Ring modulator shootout: Moogerfooger MF-102 vs. Vermona RM1

Ring modulation is an audio effect that's used mostly by experrymental musicians and producers. There are many different models and sounds, so how do you choose the ring modulator that's right for you?

Here's is a quick test of two high quality analog ring modulators, comparing them to each other and also to some digital cousins, and even to an ancient analog design. Maybe it will help you find out which type of ring modulation suits your production style best.

In this shootout the sounds of the Moogerfooger MF-102 and the Vermona RM1 are compared to the sound of a vst plugin called the Ringer, to an average quality digital hardware ring modulator (the Alesis Bitrman) and to the sound of a classic analog circuit (CGS real ring modulator: lattice-type ring of four diodes). Finally the versatility, usability, etc. of the Moogerfooger and the Vermona RM1 are compared.

Technical note: mid price analog ring modulators (like for example the Doepfer A-114) are often built around so-called 4-quadrant multiplication ic's. These effects are not in this test for the simple reason that i've sold them all. They sound a bit sterile, flat and harsh compared to high quality analog designs like the Moogerfooger.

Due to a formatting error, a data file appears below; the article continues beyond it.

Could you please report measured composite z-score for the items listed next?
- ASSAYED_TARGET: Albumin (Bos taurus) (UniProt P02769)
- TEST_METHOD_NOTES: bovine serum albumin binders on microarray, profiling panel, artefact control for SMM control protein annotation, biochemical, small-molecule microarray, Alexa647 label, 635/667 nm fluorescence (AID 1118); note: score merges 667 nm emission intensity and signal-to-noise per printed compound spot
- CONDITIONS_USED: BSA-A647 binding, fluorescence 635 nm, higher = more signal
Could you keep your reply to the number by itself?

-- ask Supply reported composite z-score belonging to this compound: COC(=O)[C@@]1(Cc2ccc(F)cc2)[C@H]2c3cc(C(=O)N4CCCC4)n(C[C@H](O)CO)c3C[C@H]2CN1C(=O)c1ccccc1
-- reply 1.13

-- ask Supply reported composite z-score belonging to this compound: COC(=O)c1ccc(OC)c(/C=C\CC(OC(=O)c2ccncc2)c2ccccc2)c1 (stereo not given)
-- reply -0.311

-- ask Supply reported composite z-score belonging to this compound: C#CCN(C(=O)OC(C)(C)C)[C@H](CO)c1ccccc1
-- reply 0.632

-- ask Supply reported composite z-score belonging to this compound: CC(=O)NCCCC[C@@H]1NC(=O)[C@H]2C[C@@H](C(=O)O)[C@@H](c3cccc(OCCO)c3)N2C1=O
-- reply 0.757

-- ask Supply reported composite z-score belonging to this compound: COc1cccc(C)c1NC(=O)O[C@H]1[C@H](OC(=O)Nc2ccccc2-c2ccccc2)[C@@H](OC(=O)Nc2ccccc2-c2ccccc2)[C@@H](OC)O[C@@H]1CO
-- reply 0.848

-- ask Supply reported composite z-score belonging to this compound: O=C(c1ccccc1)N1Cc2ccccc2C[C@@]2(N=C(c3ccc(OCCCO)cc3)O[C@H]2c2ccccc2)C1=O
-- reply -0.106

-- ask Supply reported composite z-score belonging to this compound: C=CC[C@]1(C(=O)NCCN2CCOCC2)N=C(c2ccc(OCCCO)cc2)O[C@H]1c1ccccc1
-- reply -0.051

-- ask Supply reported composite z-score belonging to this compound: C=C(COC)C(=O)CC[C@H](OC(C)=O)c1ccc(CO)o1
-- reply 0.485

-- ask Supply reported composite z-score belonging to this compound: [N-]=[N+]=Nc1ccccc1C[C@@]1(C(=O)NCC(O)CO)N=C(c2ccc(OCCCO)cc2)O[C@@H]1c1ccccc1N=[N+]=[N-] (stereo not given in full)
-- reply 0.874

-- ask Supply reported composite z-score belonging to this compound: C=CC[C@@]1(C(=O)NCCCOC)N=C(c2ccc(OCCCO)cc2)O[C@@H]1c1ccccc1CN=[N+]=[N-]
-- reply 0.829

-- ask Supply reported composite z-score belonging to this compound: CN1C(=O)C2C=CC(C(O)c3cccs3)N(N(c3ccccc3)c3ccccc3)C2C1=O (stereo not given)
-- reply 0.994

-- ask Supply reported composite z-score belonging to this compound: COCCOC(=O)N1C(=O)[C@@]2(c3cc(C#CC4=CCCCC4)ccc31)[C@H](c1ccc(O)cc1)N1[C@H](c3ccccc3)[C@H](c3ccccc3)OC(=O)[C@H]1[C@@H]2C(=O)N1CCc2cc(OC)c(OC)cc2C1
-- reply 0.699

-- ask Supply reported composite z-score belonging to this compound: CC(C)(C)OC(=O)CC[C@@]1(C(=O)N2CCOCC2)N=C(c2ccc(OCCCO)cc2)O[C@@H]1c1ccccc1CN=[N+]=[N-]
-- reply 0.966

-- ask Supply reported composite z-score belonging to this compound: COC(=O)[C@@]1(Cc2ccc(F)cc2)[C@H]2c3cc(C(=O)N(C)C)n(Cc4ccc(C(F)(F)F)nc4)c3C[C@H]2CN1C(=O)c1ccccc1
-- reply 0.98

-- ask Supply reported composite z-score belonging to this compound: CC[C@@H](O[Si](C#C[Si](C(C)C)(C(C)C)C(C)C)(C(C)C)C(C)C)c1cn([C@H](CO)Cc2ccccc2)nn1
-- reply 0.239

On the positive side a common 4-quadrant multiplication ring modulator is cheaper and it's definitely usable for basic sound warping and mangling, but if you want classy, warm ring modulation, especially at the end of a signal chain, it isn't really an option.

The sound of ring modulation

Ring modulation is not as popular as distortion, filtering or delay. While most effects alter the spectral/harmonic balance of a sound, ring modulation can really destroy it's fundamental harmonic properties, sounding a bit like a harmonizer that's out of order.

Ring modulation does have a tendency to sound metallic but don't think that's the only thing you can do with it. If you take a harmonic sound like a piano and ring modulate it the result can be anything from tremolo to metallic dissonance to distortion and weirdness. And if you are the scientific type you should definitely experryment with input/carrier combinations that have simple numerical relations. This way you can generate very interesting harmonics/spectrums.

To hear what ring modulation sounds like take